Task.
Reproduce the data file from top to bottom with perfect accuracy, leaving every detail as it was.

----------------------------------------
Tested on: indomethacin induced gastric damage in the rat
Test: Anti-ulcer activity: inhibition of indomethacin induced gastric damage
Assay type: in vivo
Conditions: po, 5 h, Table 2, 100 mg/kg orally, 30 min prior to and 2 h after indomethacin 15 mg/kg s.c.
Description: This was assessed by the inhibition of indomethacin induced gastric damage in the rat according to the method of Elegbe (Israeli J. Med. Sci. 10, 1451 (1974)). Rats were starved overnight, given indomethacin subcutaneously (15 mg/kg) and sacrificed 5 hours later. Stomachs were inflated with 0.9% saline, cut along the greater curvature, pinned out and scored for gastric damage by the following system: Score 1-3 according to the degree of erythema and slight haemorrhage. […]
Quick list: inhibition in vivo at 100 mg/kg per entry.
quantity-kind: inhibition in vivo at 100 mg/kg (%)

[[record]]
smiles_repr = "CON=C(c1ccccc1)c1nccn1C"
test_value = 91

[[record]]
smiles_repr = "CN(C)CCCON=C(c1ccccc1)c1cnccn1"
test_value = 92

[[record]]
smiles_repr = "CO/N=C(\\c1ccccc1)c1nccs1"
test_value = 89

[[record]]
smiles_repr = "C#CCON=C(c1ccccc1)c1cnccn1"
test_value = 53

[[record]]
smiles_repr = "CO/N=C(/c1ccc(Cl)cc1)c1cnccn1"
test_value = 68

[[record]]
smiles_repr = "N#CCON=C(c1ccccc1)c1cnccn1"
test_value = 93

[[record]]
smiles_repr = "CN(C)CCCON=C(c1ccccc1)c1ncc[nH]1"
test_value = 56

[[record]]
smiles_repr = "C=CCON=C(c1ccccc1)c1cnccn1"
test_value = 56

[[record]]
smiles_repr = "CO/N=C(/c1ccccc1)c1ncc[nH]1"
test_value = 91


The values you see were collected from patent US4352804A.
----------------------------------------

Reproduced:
Tested on: indomethacin induced gastric damage in the rat
Test: Anti-ulcer activity: inhibition of indomethacin induced gastric damage
Assay type: in vivo
Conditions: po, 5 h, Table 2, 100 mg/kg orally, 30 min prior to and 2 h after indomethacin 15 mg/kg s.c.
Description: This was assessed by the inhibition of indomethacin induced gastric damage in the rat according to the method of Elegbe (Israeli J. Med. Sci. 10, 1451 (1974)). Rats were starved overnight, given indomethacin subcutaneously (15 mg/kg) and sacrificed 5 hours later. Stomachs were inflated with 0.9% saline, cut along the greater curvature, pinned out and scored for gastric damage by the following system: Score 1-3 according to the degree of erythema and slight haemorrhage. […]
Quick list: inhibition in vivo at 100 mg/kg per entry.
quantity-kind: inhibition in vivo at 100 mg/kg (%)

[[record]]
smiles_repr = "CON=C(c1ccccc1)c1nccn1C"
test_value = 91

[[record]]
smiles_repr = "CN(C)CCCON=C(c1ccccc1)c1cnccn1"
test_value = 92

[[record]]
smiles_repr = "CO/N=C(\\c1ccccc1)c1nccs1"
test_value = 89

[[record]]
smiles_repr = "C#CCON=C(c1ccccc1)c1cnccn1"
test_value = 53

[[record]]
smiles_repr = "CO/N=C(/c1ccc(Cl)cc1)c1cnccn1"
test_value = 68

[[record]]
smiles_repr = "N#CCON=C(c1ccccc1)c1cnccn1"
test_value = 93

[[record]]
smiles_repr = "CN(C)CCCON=C(c1ccccc1)c1ncc[nH]1"
test_value = 56

[[record]]
smiles_repr = "C=CCON=C(c1ccccc1)c1cnccn1"
test_value = 56

[[record]]
smiles_repr = "CO/N=C(/c1ccccc1)c1ncc[nH]1"
test_value = 91


The values you see were collected from patent US4352804A.